BRUSSELS (Reuters) - The European Union’s bet on advanced technologies to help its companies and the economy recover from the coronavirus pandemic faces hurdles ahead, held back by the uneven digital pace across the 27-country block, the EU’s budget watchdog warned on Tuesday.
Four years after launching a scheme called Digitising European Industry (DEI) to speed up the digitalisation of EU businesses, Europe is still not fully benefiting from advanced technologies, the European Court of Auditors said.
The project aims to mobilise about 50 billion euros ($58.6 billion) in public and private investment over the next five years.
The Luxembourg-based ECA, which vets the collection and use of EU funds, said the stakes are high as digitalisation could generate more than 110 billion euros ($129 billion) in annual revenues.
“Digitalisation of EU industries has progressed in recent years, but at different speeds between countries, regions and sectors. There are also large disparities between large companies and small and medium-sized enterprises,” it said in a statement.
ECA cited the example of Germany whose digital strategy includes the building of a technology and know-how centre targeting the automotive and robotics industries, and helping small companies.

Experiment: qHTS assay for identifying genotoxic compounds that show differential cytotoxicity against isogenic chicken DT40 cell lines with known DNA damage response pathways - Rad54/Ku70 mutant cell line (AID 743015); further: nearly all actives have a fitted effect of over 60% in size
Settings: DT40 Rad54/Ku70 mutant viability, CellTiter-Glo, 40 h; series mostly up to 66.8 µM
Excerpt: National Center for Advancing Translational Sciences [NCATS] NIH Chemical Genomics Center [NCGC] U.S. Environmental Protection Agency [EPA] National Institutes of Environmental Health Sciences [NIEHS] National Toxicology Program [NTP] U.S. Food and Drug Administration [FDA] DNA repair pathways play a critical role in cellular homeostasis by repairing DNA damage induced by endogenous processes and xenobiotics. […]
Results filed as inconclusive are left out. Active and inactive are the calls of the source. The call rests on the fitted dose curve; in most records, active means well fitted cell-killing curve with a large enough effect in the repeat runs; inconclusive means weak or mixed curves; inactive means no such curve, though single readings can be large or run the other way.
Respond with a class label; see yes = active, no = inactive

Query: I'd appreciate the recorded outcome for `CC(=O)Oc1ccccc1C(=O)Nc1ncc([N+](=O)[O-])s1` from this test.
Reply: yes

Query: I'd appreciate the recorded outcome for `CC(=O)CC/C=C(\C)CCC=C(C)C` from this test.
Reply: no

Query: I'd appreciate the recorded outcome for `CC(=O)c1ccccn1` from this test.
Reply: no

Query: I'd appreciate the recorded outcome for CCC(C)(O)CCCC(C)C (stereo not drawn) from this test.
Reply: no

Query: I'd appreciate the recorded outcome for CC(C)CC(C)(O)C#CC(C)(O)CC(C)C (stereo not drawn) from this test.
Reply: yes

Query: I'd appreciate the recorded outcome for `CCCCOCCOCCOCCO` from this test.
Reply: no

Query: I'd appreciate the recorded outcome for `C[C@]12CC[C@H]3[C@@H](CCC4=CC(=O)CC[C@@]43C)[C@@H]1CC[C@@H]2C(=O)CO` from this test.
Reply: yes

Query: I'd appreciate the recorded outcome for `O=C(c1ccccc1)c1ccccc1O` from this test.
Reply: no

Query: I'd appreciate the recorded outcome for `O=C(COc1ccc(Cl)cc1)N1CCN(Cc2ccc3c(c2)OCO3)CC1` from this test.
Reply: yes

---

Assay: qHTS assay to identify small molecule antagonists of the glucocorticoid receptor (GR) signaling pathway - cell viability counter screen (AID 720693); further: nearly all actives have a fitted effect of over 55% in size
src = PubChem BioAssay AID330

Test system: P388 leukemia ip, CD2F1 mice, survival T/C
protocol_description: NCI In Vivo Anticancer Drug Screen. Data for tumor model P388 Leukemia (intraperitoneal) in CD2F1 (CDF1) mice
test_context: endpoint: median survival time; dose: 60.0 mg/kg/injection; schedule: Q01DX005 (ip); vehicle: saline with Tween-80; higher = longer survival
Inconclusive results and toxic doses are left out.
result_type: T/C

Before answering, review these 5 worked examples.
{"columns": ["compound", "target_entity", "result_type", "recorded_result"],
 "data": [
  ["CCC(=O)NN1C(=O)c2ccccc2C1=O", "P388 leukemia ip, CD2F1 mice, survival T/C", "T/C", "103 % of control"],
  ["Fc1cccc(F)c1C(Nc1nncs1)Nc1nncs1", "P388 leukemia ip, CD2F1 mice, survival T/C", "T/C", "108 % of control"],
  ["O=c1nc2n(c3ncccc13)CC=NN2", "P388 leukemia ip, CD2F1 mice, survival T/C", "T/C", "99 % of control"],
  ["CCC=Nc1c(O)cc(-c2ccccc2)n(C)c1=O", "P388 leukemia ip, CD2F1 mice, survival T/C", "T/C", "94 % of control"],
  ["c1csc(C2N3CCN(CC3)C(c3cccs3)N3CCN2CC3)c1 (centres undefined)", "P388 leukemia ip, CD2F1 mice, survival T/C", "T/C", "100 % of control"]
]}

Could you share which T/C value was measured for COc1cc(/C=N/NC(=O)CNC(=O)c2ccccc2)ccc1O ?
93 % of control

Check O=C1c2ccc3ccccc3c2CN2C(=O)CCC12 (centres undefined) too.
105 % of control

It said Portugal also has a strategy in place to invest in automation and robotisation and the production of contemporary furniture of innovative design, among other projects.
Hungary and Poland on the other hand had yet to develop a comprehensive strategy last year, the ECA said, as it lamented the limited influence Commission activities have on national plans.
It said the slow and uneven take-up of fast broadband among companies was another reason holding back the digital roll-out.
To accelerate its pace, EU countries should be matched with available EU funds, the DEI scheme better monitored, an EU-wide network of digital innovation hubs set up, and more measures needed to boost broadband usage, the ECA said.
($1 = 0.8508 euros)
Reporting by Foo Yun Chee; Editing by Tomasz Janowski
Our Standards: The Thomson Reuters Trust Principles.